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Will I be able to stop taking Suboxone once I’m better?

We do not recommend patients stop taking buprenorphine/naloxone (Suboxone).

Addiction is a chronic, life-long medical disease. It is never “cured.” However, patients with addiction to opioids can lead a lifetime in recovery where they feel happy and fulfilled.

Buprenorphine/naloxone (Suboxone) helps start patients down a life-long recovery pathway. There is no rush (or need!) to ever come off Buprenorphine/naloxone (Suboxone). Since it stabilizes the opioid receptors, Buprenorphine/naloxone (Suboxone) prevents feelings of withdrawal, cravings, and prevents overdose. As soon as Buprenorphine/naloxone (Suboxone) is no longer “on board,” patients have a substantial chance of relapsing.

Hence, at Bicycle Health, we support the latest evidence-based recommendations that state that Buprenorphine/naloxone (Suboxone) should be taken “as long as it continues to benefit the patient.”

Just like diabetes medications and high blood pressure medications need to be taken every day to promote optimal health for patients with diabetes and hypertension, Buprenorphine/naloxone (Suboxone) should be taken every day if it helps patients with opioid addiction in their recovery.

Thus, while we do NOT recommend weaning off or detoxing from Buprenorphine/naloxone (Suboxone) we are (of course!) willing to work with each patient at the individual level to create a plan that understands and supports their treatment goals.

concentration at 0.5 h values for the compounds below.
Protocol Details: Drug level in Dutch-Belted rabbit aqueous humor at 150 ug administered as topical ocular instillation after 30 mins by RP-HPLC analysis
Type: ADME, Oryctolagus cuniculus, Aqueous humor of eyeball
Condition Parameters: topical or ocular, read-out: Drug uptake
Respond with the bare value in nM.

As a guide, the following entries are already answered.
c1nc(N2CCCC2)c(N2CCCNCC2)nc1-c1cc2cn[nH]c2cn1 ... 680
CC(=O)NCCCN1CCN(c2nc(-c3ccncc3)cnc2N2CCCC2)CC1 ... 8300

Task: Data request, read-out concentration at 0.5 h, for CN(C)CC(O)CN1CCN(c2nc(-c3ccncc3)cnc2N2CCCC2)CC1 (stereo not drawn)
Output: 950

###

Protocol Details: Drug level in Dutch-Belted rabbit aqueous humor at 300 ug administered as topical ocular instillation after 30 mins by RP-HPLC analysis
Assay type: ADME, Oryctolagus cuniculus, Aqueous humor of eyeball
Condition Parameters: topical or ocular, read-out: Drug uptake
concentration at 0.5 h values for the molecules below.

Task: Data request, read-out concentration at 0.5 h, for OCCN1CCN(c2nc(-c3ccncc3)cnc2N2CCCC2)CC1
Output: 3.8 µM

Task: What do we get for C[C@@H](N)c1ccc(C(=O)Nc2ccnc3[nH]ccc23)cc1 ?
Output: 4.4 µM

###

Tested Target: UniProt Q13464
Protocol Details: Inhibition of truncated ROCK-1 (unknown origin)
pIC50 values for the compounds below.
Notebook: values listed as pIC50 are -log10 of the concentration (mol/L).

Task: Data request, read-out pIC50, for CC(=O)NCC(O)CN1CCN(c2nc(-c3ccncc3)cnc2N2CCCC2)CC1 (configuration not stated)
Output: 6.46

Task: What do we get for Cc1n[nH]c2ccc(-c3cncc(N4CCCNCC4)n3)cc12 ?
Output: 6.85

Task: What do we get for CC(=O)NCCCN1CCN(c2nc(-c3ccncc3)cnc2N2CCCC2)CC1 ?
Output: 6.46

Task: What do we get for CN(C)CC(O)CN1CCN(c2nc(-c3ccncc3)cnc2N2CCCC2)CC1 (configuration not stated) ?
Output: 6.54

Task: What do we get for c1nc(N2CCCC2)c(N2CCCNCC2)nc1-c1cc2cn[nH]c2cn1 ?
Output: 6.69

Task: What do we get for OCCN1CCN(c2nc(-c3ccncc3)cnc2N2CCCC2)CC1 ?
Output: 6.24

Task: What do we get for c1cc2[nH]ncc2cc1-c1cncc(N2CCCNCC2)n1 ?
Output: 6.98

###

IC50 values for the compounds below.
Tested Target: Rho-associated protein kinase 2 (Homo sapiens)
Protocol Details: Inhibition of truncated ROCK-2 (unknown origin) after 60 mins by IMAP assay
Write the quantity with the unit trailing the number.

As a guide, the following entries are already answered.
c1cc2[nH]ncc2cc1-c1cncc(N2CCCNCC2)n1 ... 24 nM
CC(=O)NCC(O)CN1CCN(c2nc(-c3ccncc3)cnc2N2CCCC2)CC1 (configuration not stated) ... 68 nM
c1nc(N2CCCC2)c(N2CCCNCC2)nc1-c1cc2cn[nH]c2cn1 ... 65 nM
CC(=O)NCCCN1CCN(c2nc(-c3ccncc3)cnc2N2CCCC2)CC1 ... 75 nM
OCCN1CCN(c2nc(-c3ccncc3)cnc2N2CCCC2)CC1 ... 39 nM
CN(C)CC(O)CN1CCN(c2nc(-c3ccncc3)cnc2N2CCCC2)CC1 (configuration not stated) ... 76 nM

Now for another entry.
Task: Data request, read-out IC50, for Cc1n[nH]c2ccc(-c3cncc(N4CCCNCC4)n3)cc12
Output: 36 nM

Rebekah L. Rollston, MD, MPH

Rebekah L. Rollston, MD, MPH, is a board-certified Family Medicine Physician and Head of Research at Bicycle Health. She earned her Medical Degree from East Tennessee State University Quillen College of Medicine (in the Rural Primary Care Track) and her Master of Public Health (MPH) from The George Washington University Milken Institute School of Public Health. Dr. Rollston completed her residency at Tufts University and Cambridge Health Alliance, a Harvard-affiliated community healthcare system in Greater Boston, with emphases in addiction medicine and sexual & reproductive health. Her professional interests focus on social determinants of health & health equity, addiction medicine, gender-based violence, sexual & reproductive health, rural health, homelessness & supportive housing, and immigrant health. Dr. Rollston has published on these topics in The Lancet, Journal of Health Care for the Poor and Underserved, American Journal of Health Promotion, Journal of Appalachian Health, and Medical Care.

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Rebekah L. Rollston, MD, MPH

Rebekah L. Rollston, MD, MPH, is a board-certified Family Medicine Physician and Head of Research at Bicycle Health. She earned her Medical Degree from East Tennessee State University Quillen College of Medicine (in the Rural Primary Care Track) and her Master of Public Health (MPH) from The George Washington University Milken Institute School of Public Health. Dr. Rollston completed her residency at Tufts University and Cambridge Health Alliance, a Harvard-affiliated community healthcare system in Greater Boston, with emphases in addiction medicine and sexual & reproductive health. Her professional interests focus on social determinants of health & health equity, addiction medicine, gender-based violence, sexual & reproductive health, rural health, homelessness & supportive housing, and immigrant health. Dr. Rollston has published on these topics in The Lancet, Journal of Health Care for the Poor and Underserved, American Journal of Health Promotion, Journal of Appalachian Health, and Medical Care.

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